Learning ways to diminish the power anxiety has in our lives is a natural inclination. One way to go about this journey may actually be more about doing less as opposed to doing more. What would it look like to simply sit with the feelings you are experiencing and be curious about them?
Being inquisitive about our anxiety, and the underlying fear, may help up better understand what needs our attention. Healing comes from directly moving towards what we may have been avoiding. Imagine sitting with what you are experiencing, with the acknowledgment that it is okay to be uncomfortable. It is okay to be uncertain. It is okay to not know.
Mindfulness has become a modern day buzzword. It’s the new kale! But what does it actually mean? And how can the practice of mindful awareness help you to feel less anxiety?
Herein lies the paradox of healing. Mindfulness is merely a practice that helps us to notice what is. Mindfulness is not a way to manufacture emotional experiences that we judge as appealing or “good” or “positive.” When we take time to simply notice what’s real in the present moment, we come closer to acceptance of the wide range of emotions that make up the human experience.
A Better Balance
Accepting things as they are can help us to heal. When we are in this place of acceptance, we are free of the stories we tell ourselves about our emotions, the stories that keeps us stuck in our suffering. This doesn’t mean we become passive and without ambition, because we still act on our life. But mindfulness helps us balance the scales, with less “running away from,” on the one side, and more “kind acceptance” on the other.
For some, anxiety can be thinly veiling a different raw emotion, such as sadness. The fear of actually feeling the sadness is what keeps the sadness repressed, and keeps the anxiety alive. Depending on what you experienced growing up, sadness may not have been a safe emotion to express. Even well-meaning caregivers can sometimes express a knee jerk reaction to sadness. “Dry those tears,” “be a big girl/boy,” “tough it out,” “you’re fine,” and so on. Anything that is code for “it is not okay to express your sadness” can teach you to lose the ability to actually feel sadness. But sadness is natural, a raw emotion that is integral to the human experience. We can learn to feel sadness and other raw feelings, which in turn gives us more power in our life.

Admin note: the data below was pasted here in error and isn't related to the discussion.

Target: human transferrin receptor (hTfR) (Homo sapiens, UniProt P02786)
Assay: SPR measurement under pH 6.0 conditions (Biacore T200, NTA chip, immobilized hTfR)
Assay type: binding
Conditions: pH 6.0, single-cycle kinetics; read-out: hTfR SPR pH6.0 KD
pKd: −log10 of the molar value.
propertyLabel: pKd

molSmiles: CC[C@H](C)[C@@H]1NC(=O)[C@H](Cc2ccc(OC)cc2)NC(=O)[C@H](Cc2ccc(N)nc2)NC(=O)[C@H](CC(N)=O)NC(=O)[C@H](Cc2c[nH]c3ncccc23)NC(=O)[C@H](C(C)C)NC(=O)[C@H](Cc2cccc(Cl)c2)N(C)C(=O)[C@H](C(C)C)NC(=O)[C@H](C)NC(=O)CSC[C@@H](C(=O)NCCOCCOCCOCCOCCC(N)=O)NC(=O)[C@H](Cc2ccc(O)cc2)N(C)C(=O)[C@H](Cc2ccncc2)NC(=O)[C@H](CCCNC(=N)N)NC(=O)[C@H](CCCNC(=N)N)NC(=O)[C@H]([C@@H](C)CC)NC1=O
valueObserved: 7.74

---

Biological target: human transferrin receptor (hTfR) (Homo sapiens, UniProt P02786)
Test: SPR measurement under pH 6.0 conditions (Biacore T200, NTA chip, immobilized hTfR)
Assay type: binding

Sometimes we are taught that anger is okay to express and sadness is not. Sometimes it’s the other way around. The idea here is to move away from the place of “these emotions are ‘good’ and these emotions are ‘bad’ ” and more towards a place of acceptance of the entire range of the human emotional experience. This eases a great deal of our struggle.
Let’s say you sit with your anxiety; you take time before grabbing a glass of wine, dishing up the ice cream, logging on to social media, turning on netflix or digging into work well past an already full day… and allow for quiet. Simply sitting down to notice your breath, is all that is necessary to start your mindfulness practice.
Again, the paradox of healing is important to remember. You won’t learn to be present by doing mental gymnastics during this quiet time. The idea is to to let go of attempting to even achieve something. Just simply be there and be with what you feel. If you don’t feel anything, notice what that feels like to feel nothing. Notice your breath. Notice the texture of the chair you are sitting upon. Or notice the feeling of the fibres of the couch on your finger tips.
Maybe you can just feel the way your toes feel in your socks or how your bare feet feel on the rug. The simplicity and beauty of ‘just being’ is powerful. Of course your mind will wander, and you will get lost in thought, and that’s okay, it’s part of the practice. You just notice the thoughts and gently bring your attention back to the present. Do your best to let go of judgements such as, “I am not doing it right” or “this feels good,” and instead, simply notice and be there with whatever experience you are having.
How do I know if I need more help?
Taking this time to notice, to slow down and sit with quiet may highlight some more deep rooted issues that have been hidden for a long time. Mindfulness is not about always feeling good, it’s about noticing what is. If you find the practice of mindfulness to be too much, you may want to seek out the support of a mental health professional. There are many well researched, and highly effective treatments available to assist you in moving forward in learning to be more fully present and balanced with your body, emotions, and life altogether.